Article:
Next in the chain is the delay algorithm itself which offers seven different configurations (two mono modes, dual-mono, ping-pong, a cross feedback delay and two retro modes) and contains additional modulation options. Given the modulations, static audio delay imaging can be avoided and even tape-like timing imbalances can be obtained. This is also the place where a sophisticated tape hiss simulation takes place which basically implements a colored and animated noise model. With the two retro modes the dry signal is routed to the left audio output channel and the wet is to the right, being a reminiscent to the analog originals.

Serious amounts of additional phase distortion can be introduced with a dedicated phase section behind the delay block. This can be used for an increased dispersion of re-occurring delays in between the feedback path and contributes to a more “reverb-ish” sound and also the typical screaming sound when the units feedback is driven right into self oscillation.

NastyDLA contains a comprehensive and detailed modeled dynamics section. It consists of a compressor/saturator tandem where not only static waveshaping is applied but subtle frequency dependent compression as well. The basic technology for this is taken from the already released and award winning FerricTDS tape dynamics simulator. The compressors sidechain can be switched from the processed feedback path back to the dry signal to provide a slight audio ducking effect. Also, the saturator itself is not static at all but aware of dynamics too. Altogether an authentic and consistent saturation experience can be achieved.

Last in the feedback loop resides EQ and filtering. While the frequency adjustable high-pass is a standard DSP 12dB/octave filter, the low-pass filter is a custom design which highly contributes to the overall specific sound especially when feedback is used. Most digital tape delay emulations just offer plain standard DSP resonant lowpass filters where increased resonance is utilized to achieve screaming effects. The obtained results sounds harsh and plastic quite often. NastyDLA avoids this and the desired and typical feedback driven sound is created solely based on smooth filtering, dynamic saturation and massive phase distortion in the feedback path. Instead of a conventional EQ, a simple but effective “niveau” leveling filter is implemented which makes it dead easy to change the overall audio tonality. It’s center frequency adopts automatically to the actual frequencies of the LP/HP filters.

All that meticulous modeling entirely the way through the whole signal path comes to a price at the end: the computational cost. Nonetheless, decision was made to have a no compromise technical design for NastyDLA available and not just yet another flat and digital sounding delay.

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Comments

  1. Wow!!
    I’m really looking forward to this one -and hoping it’s not too cpu-heavy..

  2. kingocounty says:

    Looking forward to this also; you’re definitely filling a gap with this plugin!

  3. Awesome!!

    I guess if you turn on the different devices the CPU doesnt peak so high, does it?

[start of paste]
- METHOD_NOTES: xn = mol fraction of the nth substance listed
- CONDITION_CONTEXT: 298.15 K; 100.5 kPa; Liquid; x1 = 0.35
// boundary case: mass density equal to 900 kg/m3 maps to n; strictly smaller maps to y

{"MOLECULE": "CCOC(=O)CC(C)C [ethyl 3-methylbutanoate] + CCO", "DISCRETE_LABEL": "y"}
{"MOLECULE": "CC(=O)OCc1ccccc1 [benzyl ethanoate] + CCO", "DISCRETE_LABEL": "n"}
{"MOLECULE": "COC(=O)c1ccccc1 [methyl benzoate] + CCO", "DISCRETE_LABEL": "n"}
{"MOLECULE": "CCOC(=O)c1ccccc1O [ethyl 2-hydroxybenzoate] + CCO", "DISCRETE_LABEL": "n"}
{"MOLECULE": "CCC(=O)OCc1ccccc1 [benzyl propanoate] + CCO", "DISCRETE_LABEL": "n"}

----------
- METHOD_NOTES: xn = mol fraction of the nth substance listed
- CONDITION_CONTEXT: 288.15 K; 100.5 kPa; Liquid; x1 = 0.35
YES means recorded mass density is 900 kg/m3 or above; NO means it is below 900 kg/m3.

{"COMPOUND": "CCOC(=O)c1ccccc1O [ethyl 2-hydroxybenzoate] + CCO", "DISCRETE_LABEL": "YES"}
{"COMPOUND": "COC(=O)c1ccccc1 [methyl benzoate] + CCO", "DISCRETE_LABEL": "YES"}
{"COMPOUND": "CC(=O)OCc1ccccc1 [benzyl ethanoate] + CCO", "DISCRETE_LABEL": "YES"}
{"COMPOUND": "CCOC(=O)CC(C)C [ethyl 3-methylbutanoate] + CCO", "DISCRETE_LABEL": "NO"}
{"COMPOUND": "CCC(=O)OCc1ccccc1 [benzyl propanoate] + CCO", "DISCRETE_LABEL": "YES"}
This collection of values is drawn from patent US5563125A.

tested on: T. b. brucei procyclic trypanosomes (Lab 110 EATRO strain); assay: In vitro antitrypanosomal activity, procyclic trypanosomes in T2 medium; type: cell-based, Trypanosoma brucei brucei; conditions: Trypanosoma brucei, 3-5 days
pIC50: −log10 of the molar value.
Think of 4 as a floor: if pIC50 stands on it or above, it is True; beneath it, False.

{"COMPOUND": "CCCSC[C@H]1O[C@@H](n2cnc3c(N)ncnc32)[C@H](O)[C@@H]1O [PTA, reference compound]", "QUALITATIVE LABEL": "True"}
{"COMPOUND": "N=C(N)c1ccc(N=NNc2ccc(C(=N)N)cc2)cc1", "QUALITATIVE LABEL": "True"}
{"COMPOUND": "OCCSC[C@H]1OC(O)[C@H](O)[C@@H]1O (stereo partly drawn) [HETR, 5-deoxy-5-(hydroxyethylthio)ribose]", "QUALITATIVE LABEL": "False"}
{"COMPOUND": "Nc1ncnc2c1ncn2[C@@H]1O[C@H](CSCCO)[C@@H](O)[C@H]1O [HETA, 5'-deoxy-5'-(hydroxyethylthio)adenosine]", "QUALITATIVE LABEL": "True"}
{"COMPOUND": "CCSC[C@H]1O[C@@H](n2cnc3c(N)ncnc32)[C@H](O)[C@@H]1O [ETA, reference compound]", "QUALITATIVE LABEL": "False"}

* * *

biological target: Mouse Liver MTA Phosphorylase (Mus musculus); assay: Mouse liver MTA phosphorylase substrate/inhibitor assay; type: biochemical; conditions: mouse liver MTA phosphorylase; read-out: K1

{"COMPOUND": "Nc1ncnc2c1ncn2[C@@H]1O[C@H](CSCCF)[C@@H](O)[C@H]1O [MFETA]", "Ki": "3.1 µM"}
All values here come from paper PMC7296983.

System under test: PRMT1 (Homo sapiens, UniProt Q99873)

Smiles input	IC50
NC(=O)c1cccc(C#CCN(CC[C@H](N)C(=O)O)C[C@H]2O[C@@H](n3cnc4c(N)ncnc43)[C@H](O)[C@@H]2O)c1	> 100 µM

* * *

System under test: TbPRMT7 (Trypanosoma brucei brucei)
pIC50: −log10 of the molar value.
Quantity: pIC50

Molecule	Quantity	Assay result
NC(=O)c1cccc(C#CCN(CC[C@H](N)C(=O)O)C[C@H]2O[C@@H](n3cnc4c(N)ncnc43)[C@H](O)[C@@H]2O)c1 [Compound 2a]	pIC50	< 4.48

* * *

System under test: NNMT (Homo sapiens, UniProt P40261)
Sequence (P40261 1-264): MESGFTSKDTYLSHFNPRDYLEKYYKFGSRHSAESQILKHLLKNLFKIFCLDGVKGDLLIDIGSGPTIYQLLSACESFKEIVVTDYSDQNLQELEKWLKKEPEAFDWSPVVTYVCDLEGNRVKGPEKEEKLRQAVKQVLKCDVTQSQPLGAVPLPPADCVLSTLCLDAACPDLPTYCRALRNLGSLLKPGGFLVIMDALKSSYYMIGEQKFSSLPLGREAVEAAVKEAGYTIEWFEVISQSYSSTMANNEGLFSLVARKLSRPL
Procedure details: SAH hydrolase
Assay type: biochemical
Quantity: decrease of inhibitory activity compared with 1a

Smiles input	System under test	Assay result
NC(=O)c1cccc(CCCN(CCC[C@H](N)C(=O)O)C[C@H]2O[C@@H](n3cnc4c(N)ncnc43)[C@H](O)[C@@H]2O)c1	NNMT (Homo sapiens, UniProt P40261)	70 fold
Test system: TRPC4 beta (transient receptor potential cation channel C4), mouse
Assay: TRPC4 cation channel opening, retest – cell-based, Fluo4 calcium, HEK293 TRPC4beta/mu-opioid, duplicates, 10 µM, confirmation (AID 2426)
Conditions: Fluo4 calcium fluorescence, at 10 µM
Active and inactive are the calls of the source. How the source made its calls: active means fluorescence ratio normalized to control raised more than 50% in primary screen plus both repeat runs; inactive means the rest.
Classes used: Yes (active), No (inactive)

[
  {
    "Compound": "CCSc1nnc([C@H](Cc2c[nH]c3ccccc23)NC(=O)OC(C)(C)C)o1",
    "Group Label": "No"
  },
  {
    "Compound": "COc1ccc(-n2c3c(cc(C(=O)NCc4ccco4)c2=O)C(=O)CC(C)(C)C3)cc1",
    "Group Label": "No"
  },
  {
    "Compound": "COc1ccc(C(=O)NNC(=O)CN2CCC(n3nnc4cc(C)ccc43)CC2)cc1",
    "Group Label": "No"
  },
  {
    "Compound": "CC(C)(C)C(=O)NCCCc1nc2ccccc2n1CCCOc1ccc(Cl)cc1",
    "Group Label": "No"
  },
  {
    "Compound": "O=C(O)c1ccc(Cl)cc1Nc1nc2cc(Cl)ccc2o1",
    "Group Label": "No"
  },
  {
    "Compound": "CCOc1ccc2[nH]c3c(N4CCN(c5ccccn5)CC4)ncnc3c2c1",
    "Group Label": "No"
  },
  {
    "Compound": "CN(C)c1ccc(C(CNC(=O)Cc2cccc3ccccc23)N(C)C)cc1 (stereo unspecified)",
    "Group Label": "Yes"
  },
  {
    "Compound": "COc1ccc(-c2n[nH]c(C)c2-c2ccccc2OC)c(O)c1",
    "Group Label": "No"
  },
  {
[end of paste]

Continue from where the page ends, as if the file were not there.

4. Mmmmmmm, looks good!

  5. Looking forward to this as well. Wondering what color the NastyDLA will have.

  6. Don’t worry too much about CPU heaviness, good means sometimes heavy processing and it’s fine with me. No compromise all the way!

    Ezequiel
    Buenos Aires

  7. Wow!
    even with the high computational cost i’m looking forward to try it. it’s gonna be a great delay i’m sure.

    Grüße
    Izak Synthiemental
    Berlin (samarita Geto)

  8. Ok, now I’m drooling. I need a bib…

  9. Looks and sounds great so far! Can’t wait1

  10. Will there be a tap button?

  11. Bootsy,

    it would also be cool to have the compressor unit of Nasty VCS as a single Opto Compressor Plugin, wouldn`t it ?

  12. I think so, because

    not everybody can understand the special attack and release knob settings with the nice bootsy vocabulary ;-), although you can handle it good by just using your ears of course. Its just,
    when i recommend it as the best LA2A-like compressor for free in the reaper forum, some people found it difficult to orientate on. And to be true, its always nice to dial a pair of big potis on a realy sexy sounding compressor, isn`t it ? And it would also fit good to the other single Nasty plugins, which seem to come in future. Some single modules and one channelstrip, why not ?

  13. I’ve just seen the GUI artwork from Patrick he made for DLA. Now there is drool all over my notebooks keyboard and screen. Any tips on how to remove that properly?

  14. Cleanex?! ;)

  15. Bootsy! Bootsy! I have a major NastyDLA bug to report! It totally completely crashed my DAW tonight, because my DAW was day-dreaming about NastyDLA when it was supposed to be working! I was sitting there trying to dial in some goodness from BootEQMk2 and Ferric and this little cartoon thought bubble kept popping up on the master track, with all sorts of sexy chorus and phase and delay things in dancing around it… I couldn’t get anything done!

    Oooo, I hope you ‘fix’ this ‘bug’ soon! My DAW can’t concentrate!
    :-)

  16. thank you so much for these great plugs…

    …you are a DSP artist !!!

  17. Time to give us a knob from the UI!! :)

  18. Simply put: You = The man.

  19. Does this work?!?

    :)

    • Yep.Kinda wheel-like! I like it doesnt look like a re-201 knob.

      Bring it on!

    • cool:spring! says:

      talking about antialiasing…. don’t you think your knob is a little bit tooo sharp-edged on the external milling? (or is it just the quality of the static jpeg?can you post an animated gif?
      btw i like the late ’70s (early ’80s? :) )style of this one!
      and specially thanks for your hard work!
      i like the pro feel that you gave to the last guis of ferric and nvcs

  20. Ben Logan says:

    Love the diagram. Thanks for appealing to nerds like me! :)

  21. Ben Logan says:

    Patrick – nice knob! You guys are the Santa Clauses of the VST world. :)

  22. Ich hab ein Problem damit, dass sich eine Ente im Signalfluss befindet. Das ist Tierquälerei.